Whatever 'Web 2.0' is or was, few organizations have lived and breathed the term as much as Zoho. Bringing office applications into the cloud for commercial and personal use is the most obvious example of this, but equally notable is all the hidden strategic and operational stuff which has brought Zoho, as of last week, to the landmark figure of one million users. The business model, for example, is classic Nouveau Web. Build it to professional standards but give it away to individual users for free... and polish the product until it's capable of attracting serious Enterprise attention. They were nimble, too, in turning the ship around when necessary. Zoho's suite was originally aimed squarely at small business. 'We want to be the IT department for small businesses', they said, and they zeroed in on that target. But when it transpired that education and individuals liked the technology just as much as business, the infrastructure just appeared, as if by magic, to serve cloud applications to a much more fractured market than originally envisioned. The innovation cycle, pared down to weeks and months for new applications, should be recognized as every inch a textbook model as that of Facebook or Google. How do they pump out new capabilities and applications so fast? There are now 17 Zoho applications, 5 add-ons and 4 utilities. Not to mention weekly updates and upgrades, new integrations, format compatability upgrades, and goodness knows what else. Sometimes it seems like the Zoho.com homepage is updated more regularly than Boing Boing. Their attitude to advertising, even, is tinged with fanatical, user-friendly zeal. When we asked technology evangelist Raju Vegesna whether Zoho would consider monetizing the suite through contextual advertizing, he scoffed at the idea, and made us feel like jerks for suggesting something which would distract his users for a moment or affect load times by a second or so. They even advertize on TechMeme, for goodness sake, where all the opinion-makers hang out, in the ultra-hip form of highlighted/sponsored blog posts. While the competition buys Adsense to get branded on Sammy Spamalot's SEO Linkfarm, or wherever. These guys are just cool, get it? Startups in the Web applications arena can take a lot of lessons from Zoho: its extremely rapid development cycle, its attitude to monetization and to PR. And, by no means least, the way it scaled. And this latter element owes a lot to the fact that Zoho does not stand alone.

Why Web Startups Work Better as Divisions of Larger Companies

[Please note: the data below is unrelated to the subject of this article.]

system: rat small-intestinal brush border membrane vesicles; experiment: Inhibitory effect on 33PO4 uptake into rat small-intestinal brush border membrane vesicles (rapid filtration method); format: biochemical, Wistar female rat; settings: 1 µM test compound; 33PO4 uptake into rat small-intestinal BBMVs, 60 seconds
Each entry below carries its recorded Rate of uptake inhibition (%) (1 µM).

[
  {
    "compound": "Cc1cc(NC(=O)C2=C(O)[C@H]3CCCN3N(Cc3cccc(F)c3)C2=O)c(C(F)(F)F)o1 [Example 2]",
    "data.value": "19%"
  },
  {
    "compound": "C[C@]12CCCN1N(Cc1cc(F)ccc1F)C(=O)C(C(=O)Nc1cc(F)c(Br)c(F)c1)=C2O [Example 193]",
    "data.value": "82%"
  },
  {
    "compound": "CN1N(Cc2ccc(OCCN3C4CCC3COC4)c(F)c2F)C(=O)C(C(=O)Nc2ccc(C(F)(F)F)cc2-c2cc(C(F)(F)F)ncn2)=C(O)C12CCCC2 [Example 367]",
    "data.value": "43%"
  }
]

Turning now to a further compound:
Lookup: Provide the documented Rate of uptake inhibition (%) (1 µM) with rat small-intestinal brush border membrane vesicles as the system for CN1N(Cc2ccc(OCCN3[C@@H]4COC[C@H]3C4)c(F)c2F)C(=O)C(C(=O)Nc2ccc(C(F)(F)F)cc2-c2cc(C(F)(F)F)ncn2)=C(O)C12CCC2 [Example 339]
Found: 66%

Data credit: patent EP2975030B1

Zoho is a division of AdventNet, a multi-focus software developer which sells OEM, other database software and a multitide of enterprise products, and has been kicking around the scene since the mid-nineties. Crucial in Zoho's success has been the presence of the parent company, which can pump manpower and financial resources into a blossoming start-up to mitigate against exploding servers, user downtime, and buggy applications. And hopefully do it as quickly as necessary, which today, for any Web service, means NOW. Consumer-focused Web startups can potentially follow an exponential growth trajectory, but only if they are tuned in to their competitors and to what consumers want. Only if they are allowed, in other words, to remain being two guys with notebooks on temporary vacation from a serious Xbox addiction, who met at a keg-party and came up with some hair-brained Web service scheme. But who are steeped in the knowledge of the cutting-edge geek-landscape, and know exactly what it is that they would like to be able to do, but currently can't, with their browser. But these bums, who have the great ideas (we all know them), are likely to forget to pay the electricity bill ("...yeah man, I already paid it, like, two months ago...") , and when the credit cards are all maxed out and they need to upgrade from GoDaddy Professional, as the blogosphere goes ablaze spreading the word on their great product, what do they do? Schedule a meeting for next Wednesday with their bank manager? They'll be dust. They need to be part of a mature, liquid organization. Someone whose checks actually clear and who can even send people and equipment down the corridor when things get hairy and the bugs and glitches begin to mount. And who knows how to file a tax return (although this, of course, is entirely optional.) The Web startup knows that the best way to get their stuff noticed is through stuff like their sponsored blog posts on TechMeme, which the sugar-daddies in the boardroom may think is a-priori bananas. But a parent company has the muscle and long-standing business experience to make sure the infrastructure doesn't explode as the hit-counters increase at ever-greater velocity. As Sun-Tzu said, "you must sleep with the devil in order to defeat him". Although he didn't, and even if he did it would have nothing to do with this argument. Well done Zoho: we look forward to the 10 million landmark. More on Zoho: the Zoho homepage: and our own CMSWire.com Zoho coverage.